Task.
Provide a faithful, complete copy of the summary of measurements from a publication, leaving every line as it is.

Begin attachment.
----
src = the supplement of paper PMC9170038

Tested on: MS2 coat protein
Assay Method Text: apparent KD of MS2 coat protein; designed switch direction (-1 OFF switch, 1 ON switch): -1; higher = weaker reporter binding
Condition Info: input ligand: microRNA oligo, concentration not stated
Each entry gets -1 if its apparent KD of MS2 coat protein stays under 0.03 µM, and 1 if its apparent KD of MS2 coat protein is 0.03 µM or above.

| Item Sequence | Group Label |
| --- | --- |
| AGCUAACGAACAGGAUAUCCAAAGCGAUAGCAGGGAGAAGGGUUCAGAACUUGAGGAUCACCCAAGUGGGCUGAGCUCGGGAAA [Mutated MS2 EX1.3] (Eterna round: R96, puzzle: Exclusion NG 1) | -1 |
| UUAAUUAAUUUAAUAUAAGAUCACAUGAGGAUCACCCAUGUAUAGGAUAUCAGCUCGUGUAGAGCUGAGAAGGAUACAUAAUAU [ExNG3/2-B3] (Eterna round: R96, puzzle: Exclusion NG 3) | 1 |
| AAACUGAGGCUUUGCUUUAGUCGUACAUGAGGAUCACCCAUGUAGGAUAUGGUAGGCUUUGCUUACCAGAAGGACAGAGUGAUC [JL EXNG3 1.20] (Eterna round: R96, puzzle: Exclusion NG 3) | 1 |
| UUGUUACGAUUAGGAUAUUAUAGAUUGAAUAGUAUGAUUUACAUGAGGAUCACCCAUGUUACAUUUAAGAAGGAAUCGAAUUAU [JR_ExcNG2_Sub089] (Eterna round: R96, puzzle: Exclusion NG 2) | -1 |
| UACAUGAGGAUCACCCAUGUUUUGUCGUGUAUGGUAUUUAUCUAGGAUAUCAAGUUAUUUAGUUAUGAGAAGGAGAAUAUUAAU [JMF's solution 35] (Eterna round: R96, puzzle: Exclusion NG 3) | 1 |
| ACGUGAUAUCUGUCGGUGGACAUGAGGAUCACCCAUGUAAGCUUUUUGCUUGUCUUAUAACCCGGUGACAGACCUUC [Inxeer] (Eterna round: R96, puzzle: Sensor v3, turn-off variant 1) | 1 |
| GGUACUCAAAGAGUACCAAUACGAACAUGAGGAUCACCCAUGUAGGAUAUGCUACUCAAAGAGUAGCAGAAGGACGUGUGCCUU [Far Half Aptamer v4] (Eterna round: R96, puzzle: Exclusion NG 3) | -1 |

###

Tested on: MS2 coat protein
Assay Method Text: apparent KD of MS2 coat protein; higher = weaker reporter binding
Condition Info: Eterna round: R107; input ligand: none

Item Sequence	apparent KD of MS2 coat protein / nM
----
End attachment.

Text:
src = the supplement of paper PMC9170038

Tested on: MS2 coat protein
Assay Method Text: apparent KD of MS2 coat protein; designed switch direction (-1 OFF switch, 1 ON switch): -1; higher = weaker reporter binding
Condition Info: input ligand: microRNA oligo, concentration not stated
Each entry gets -1 if its apparent KD of MS2 coat protein stays under 0.03 µM, and 1 if its apparent KD of MS2 coat protein is 0.03 µM or above.

| Item Sequence | Group Label |
| --- | --- |
| AGCUAACGAACAGGAUAUCCAAAGCGAUAGCAGGGAGAAGGGUUCAGAACUUGAGGAUCACCCAAGUGGGCUGAGCUCGGGAAA [Mutated MS2 EX1.3] (Eterna round: R96, puzzle: Exclusion NG 1) | -1 |
| UUAAUUAAUUUAAUAUAAGAUCACAUGAGGAUCACCCAUGUAUAGGAUAUCAGCUCGUGUAGAGCUGAGAAGGAUACAUAAUAU [ExNG3/2-B3] (Eterna round: R96, puzzle: Exclusion NG 3) | 1 |
| AAACUGAGGCUUUGCUUUAGUCGUACAUGAGGAUCACCCAUGUAGGAUAUGGUAGGCUUUGCUUACCAGAAGGACAGAGUGAUC [JL EXNG3 1.20] (Eterna round: R96, puzzle: Exclusion NG 3) | 1 |
| UUGUUACGAUUAGGAUAUUAUAGAUUGAAUAGUAUGAUUUACAUGAGGAUCACCCAUGUUACAUUUAAGAAGGAAUCGAAUUAU [JR_ExcNG2_Sub089] (Eterna round: R96, puzzle: Exclusion NG 2) | -1 |
| UACAUGAGGAUCACCCAUGUUUUGUCGUGUAUGGUAUUUAUCUAGGAUAUCAAGUUAUUUAGUUAUGAGAAGGAGAAUAUUAAU [JMF's solution 35] (Eterna round: R96, puzzle: Exclusion NG 3) | 1 |
| ACGUGAUAUCUGUCGGUGGACAUGAGGAUCACCCAUGUAAGCUUUUUGCUUGUCUUAUAACCCGGUGACAGACCUUC [Inxeer] (Eterna round: R96, puzzle: Sensor v3, turn-off variant 1) | 1 |
| GGUACUCAAAGAGUACCAAUACGAACAUGAGGAUCACCCAUGUAGGAUAUGCUACUCAAAGAGUAGCAGAAGGACGUGUGCCUU [Far Half Aptamer v4] (Eterna round: R96, puzzle: Exclusion NG 3) | -1 |

###

Tested on: MS2 coat protein
Assay Method Text: apparent KD of MS2 coat protein; higher = weaker reporter binding
Condition Info: Eterna round: R107; input ligand: none

Item Sequence	apparent KD of MS2 coat protein / nM